It is best to remove the stems by pulling or cutting them off the globe. These can be chopped and included in a tossed salad and take well to a salad dressing. If the bulb is quite small, there is no need to peel it, however, you might cut off its tough base end. Kohlrabi can be julienned and included alongside others on a relish tray with dips. I still prefer to eat them raw with a little salt, but another enticing option is the recipe that follows. Or, one may turn to the recipe once included in the Fredericksburg Home Kitchen Cookbook.

Kohlrabi Siam Chopped Salad


4 medium kohlrabi, rinsed, peeled and diced
1 ½ cup chopped Napa cabbage
¼ pound fresh snow peas, chopped
½ to 1 fresh poblano pepper, diced or 1/8 tsp crushed red pepper flakes
½ red bell pepper, julienned to 1-inch lengths
3 green onions, chopped
3 tbsp olive oil
2 tbsp toasted sesame seeds
1 or 2 cloves garlic, finely minced
½ inch piece of ginger, peeled and grated
Juice of ½ lemon (about 1 tbsp)
2 tsp sesame oil
Dash of rice vinegar
Salt and freshly ground pepper to taste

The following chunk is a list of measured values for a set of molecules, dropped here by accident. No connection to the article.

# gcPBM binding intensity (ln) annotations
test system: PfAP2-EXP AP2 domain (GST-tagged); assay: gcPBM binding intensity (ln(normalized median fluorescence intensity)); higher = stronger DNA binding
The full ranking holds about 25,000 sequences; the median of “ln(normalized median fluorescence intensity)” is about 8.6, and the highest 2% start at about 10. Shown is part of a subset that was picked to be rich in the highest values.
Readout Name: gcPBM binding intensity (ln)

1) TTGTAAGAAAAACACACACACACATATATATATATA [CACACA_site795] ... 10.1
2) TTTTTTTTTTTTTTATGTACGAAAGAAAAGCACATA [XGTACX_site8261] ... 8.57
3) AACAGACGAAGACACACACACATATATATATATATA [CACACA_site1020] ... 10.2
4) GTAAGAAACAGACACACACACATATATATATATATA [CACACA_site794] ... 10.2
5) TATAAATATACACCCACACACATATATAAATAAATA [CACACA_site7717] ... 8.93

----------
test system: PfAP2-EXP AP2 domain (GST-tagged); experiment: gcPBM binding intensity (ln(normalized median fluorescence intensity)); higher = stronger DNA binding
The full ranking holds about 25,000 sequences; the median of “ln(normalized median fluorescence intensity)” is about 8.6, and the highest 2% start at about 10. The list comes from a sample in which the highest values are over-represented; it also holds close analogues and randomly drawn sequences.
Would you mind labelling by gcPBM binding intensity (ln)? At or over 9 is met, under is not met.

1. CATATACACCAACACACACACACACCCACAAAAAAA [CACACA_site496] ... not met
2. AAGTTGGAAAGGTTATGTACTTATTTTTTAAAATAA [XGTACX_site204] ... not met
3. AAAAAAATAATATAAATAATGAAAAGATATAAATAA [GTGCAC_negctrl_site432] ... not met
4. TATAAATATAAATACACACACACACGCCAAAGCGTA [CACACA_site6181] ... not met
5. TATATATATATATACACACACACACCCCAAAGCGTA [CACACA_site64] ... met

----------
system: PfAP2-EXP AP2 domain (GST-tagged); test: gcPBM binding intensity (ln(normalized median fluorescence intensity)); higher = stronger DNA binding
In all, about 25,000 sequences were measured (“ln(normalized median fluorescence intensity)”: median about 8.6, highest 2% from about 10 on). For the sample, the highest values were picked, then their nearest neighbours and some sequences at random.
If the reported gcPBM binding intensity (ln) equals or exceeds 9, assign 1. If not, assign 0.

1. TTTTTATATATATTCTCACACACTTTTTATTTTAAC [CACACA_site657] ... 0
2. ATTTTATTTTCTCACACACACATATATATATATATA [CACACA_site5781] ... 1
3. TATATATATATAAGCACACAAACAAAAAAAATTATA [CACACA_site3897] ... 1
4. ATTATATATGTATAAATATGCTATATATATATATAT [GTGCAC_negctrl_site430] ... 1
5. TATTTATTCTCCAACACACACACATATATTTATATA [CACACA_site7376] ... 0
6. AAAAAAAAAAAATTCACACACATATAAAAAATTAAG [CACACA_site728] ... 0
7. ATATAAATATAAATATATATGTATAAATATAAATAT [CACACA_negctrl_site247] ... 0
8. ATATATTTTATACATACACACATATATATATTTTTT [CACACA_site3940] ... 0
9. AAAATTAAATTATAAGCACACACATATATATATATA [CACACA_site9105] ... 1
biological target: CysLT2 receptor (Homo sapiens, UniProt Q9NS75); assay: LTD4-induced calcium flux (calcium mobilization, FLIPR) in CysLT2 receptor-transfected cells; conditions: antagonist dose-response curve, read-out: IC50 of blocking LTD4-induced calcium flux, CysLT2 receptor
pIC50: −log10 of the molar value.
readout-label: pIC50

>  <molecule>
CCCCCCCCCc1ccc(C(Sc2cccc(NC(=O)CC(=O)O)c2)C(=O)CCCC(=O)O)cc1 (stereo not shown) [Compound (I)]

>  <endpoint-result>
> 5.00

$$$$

Black sesame seed
2 tbsp minced green onion.


Combine all ingredients, except the black sesame seeds and green onions, in large bowl and toss.

Transfer to an attractive serving bowl or platter and garnish with black sesame seeds and mince green onions.       

Cover and chill. This salad is best when made several hours before serving.

Though Kohlrabi has never quite caught on in the United States, probably every garden created by our German ancestors likely grew it here. One is more likely to find it in northern European countries and has become quite popular in Japan, China and Southeast Asia. There are more recipes available for those who search. I’ve never eaten them any other way but raw.